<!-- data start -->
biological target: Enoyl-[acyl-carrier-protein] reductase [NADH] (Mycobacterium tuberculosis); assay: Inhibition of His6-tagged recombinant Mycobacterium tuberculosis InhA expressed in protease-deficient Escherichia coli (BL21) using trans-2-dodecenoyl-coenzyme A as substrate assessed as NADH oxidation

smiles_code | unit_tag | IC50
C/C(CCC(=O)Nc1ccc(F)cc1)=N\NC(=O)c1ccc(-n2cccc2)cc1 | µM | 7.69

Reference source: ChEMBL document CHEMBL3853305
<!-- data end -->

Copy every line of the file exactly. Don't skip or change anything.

biological target: Enoyl-[acyl-carrier-protein] reductase [NADH] (Mycobacterium tuberculosis); assay: Inhibition of His6-tagged recombinant Mycobacterium tuberculosis InhA expressed in protease-deficient Escherichia coli (BL21) using trans-2-dodecenoyl-coenzyme A as substrate assessed as NADH oxidation

smiles_code | unit_tag | IC50
C/C(CCC(=O)Nc1ccc(F)cc1)=N\NC(=O)c1ccc(-n2cccc2)cc1 | µM | 7.69

Reference source: ChEMBL document CHEMBL3853305